And yet, with the Patriots facing a 26-23 deficit to the New York Jets and a potential 3-4 record in a season that is shaking all of New England's confidence, Brady turned the clock back all the way to 2001. Fifteen yards here. Twelve yards there. Seven more over there. There was nothing spectacular or glitzy about it. Brady calmly, efficiently and patiently took what the opposition gave him, something the Patriots have seemingly been unwilling to do in the most critical situations for far, far too long.
Maybe that was the start of something for Brady and the Patriots. Maybe it was an aberration.
"That was a big two-minute drive," Patriots coach Bill Belichick told reporters following his team's 29-26 overtime at Gillette Stadium. "It was a big stop for us defensively to hold them to a field goal and be able to stay in the game. Yeah, that was a big drive. Again, there were things that certainly could have been better, but in the end we did enough good things to win. Certainly that was a big drive, taking it down the length of the field, big kick to get it into overtime. That was good. Some of the things that we did to put ourselves in that position obviously need [to] and hopefully can be better."
Added Brady, "It's nice to win the close games. It's nice to win when you're down 3 with 1:40 in the game. I think a lot of guys made a lot of really great plays to get us in that position."
A fluke? Perhaps, if only because the Patriots of late have given us little reason to believe that they can execute when things are most tense. The secondary remains a sieve. New England collapsed yet again down the stretch of a game in which the Patriots led by 10 more than halfway through the fourth quarter, breakdowns coming on offense, defense and even special teams like some sort of unpreventable chain reaction.
In just a matter of minutes, the Patriots allowed a 92-yard touchdown drive, went three-and-out, surrendered another scoring drive, fumbled a kickoff, gave up a field goal. Just like that, the Patriots went from up 23-13 to down 26-23, bringing Brady onto the field fir what was undoubtedly their biggest possession of the season.
There was a time when the sight of Brady running onto the field inspired confidence in these situations, but not anymore, not now, not when so much has been thrust upon him. Just minutes earlier, after the Jets had cut New England's lead to 23-20, Brady took the Patriots onto the field at their own 21-yard line. Brandon Lloyd was promptly called for offensive pass interference on the first play from scrimmage, leaving the Patriots with a first-and-20 from their own 11-yard line.
So what did Brady do? On first down, he rolled to his right and carelessly threw a ball toward Rob Gronkowski that should have been intercepted but Jets defensive back Antonio Cromartie dropped it. On second down, the Patriots ran for a measly four yards. On third down, Brady threw a deep ball down the left sideline that fell incomplete well beyond Wes Welker, concluding a possession that lasted 1 minute, 20 seconds and went for minus-6 yards.
But then, this is who the Patriots have become now when they are put in a vise. They play a sandlot game that looks as if it were drawn up by 9-year-old and quarterbacked by his younger brother. At Seattle last week, needing a field goal with 1:14 to play, Brady began New England's final possession by throwing an incompletion deep down the right sideline and then taking a sack that ended with left tackle Nate Solder falling on him. The play was nothing if not symbolic, the quarterback of the Patriots collapsing under the weight of his own team.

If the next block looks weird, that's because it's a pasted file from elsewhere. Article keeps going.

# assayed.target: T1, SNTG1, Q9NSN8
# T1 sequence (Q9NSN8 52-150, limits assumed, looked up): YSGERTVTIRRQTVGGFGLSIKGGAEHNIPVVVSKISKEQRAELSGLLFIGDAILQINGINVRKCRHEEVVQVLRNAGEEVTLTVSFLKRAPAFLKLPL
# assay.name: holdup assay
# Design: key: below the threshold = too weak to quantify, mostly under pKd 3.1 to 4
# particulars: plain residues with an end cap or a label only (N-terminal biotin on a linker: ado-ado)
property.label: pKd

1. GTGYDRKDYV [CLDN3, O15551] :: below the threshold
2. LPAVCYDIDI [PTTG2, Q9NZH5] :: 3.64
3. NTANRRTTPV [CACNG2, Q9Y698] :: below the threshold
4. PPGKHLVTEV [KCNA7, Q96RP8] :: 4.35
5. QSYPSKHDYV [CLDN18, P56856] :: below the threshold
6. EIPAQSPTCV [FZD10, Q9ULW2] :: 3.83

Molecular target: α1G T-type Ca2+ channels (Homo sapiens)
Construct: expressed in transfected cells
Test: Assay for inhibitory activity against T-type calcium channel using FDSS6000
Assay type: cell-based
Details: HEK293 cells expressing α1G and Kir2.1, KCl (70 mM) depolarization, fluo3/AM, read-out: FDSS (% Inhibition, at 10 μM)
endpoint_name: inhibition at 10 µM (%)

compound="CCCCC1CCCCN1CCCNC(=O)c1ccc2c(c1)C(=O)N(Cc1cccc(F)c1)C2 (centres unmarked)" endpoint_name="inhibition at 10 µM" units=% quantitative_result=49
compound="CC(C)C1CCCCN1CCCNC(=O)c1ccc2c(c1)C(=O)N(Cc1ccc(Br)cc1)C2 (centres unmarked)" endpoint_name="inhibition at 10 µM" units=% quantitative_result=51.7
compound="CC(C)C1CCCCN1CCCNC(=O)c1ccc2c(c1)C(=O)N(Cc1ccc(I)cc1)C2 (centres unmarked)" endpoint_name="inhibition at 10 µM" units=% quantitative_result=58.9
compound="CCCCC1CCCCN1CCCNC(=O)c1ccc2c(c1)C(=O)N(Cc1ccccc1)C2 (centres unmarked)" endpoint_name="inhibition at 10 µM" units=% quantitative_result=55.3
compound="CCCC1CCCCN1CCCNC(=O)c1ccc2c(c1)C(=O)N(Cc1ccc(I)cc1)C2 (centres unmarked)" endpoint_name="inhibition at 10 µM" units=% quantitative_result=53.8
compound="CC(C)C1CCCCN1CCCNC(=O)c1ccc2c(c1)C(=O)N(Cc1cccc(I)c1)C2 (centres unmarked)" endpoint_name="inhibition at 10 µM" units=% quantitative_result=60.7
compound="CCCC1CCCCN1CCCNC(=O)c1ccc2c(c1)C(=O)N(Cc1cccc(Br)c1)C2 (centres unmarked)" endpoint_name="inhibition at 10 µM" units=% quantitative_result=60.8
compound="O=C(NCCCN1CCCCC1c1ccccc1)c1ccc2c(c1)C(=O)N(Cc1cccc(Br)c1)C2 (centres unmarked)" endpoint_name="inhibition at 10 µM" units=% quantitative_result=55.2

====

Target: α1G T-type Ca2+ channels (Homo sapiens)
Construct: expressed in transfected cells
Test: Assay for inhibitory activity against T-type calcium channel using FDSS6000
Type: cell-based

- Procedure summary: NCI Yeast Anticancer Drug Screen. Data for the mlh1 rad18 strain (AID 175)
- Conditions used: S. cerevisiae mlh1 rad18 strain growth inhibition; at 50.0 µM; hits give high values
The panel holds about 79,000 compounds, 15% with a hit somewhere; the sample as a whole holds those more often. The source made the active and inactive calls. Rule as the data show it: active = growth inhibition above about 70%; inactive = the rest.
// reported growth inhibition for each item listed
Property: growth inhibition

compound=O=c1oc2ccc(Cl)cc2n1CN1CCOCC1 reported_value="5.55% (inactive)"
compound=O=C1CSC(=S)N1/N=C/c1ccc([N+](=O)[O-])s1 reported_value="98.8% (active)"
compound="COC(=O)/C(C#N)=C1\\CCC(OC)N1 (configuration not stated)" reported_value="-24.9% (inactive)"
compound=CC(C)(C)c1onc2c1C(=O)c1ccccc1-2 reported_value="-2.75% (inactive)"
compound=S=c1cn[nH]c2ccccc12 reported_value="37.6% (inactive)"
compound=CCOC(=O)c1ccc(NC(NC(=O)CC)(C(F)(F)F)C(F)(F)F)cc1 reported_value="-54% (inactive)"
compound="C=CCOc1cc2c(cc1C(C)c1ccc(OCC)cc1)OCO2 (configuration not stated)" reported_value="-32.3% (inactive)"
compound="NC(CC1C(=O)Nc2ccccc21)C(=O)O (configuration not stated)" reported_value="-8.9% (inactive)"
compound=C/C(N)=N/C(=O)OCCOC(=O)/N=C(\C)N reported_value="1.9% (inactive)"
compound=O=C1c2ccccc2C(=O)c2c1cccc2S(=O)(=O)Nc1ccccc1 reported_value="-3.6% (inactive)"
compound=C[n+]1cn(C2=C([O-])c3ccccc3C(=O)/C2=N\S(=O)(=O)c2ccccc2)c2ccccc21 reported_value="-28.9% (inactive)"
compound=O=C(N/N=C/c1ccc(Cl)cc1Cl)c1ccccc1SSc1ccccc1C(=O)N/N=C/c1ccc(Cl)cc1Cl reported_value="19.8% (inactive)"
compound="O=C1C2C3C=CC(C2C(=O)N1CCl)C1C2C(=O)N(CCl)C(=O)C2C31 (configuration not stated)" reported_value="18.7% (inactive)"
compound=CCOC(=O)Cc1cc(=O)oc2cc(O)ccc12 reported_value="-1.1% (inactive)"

There are obviously two stories to be told here, the first concerning the deterioration of the Patriots defense, the second concerning what that has done to their quarterback. Since the start of the 2008 season, the Patriots have allowed more touchdown passes than any other team in football. They rank 23rd among the 32 NFL teams in defensive passer rating. New England has not been able to stop most anyone when the game has been on the line, Belichick turning over defensive backs as if frantically searching through the the contents of his sock drawer. (They all have holes, Bill.)
Along the way, Brady has somehow morphed from the man who repeatedly dumped the ball to J.R. Redmond in Super Bowl XXXVI to a reincarnation of Dan Fouts or Dan Marino. Neither of those men won anything, either. Brady has essentially averaged nearly 40 touchdown passes and 4,500 yards a year beginning in 2007, yet the Patriots have gone 4-4 in postseason play and, in more recent years, looked downright unglued at the end of games.
Most worrisome of all, perhaps, is that Belichick seemingly has taken steps to address those issues during the last two offseasons, bringing in both pass rushers (Andre Carter, Mark Anderson, Chandler Jones) and outside receivers (Chad Ochocinco, Brandon Lloyd). At the biggest moments, the results have been poor. On Sunday, Brady targeted Lloyd eight times and had one completion, which isn't even a good batting average, let alone a completion percentage.
All of that said, Brady's drives at the end of regulation and at the start of overtime were noteworthy, if for no other reason than this: there was no forcing, no glitz, no flash. Just sound fundamental football. On the drives that produced kicker Stephen Gostkowski's game-tying and game-winning kicks, Brady went 9-for-13 (69.2 percent) for 95 yards. The quarterback of the Patriots did not produce a touchdown pass on either possession, of course, but Brady did produce the only thing that once mattered to him, Belichick and anyone else who has followed the Patriots.
For Brady, at least, maybe that was a necessary refresher.
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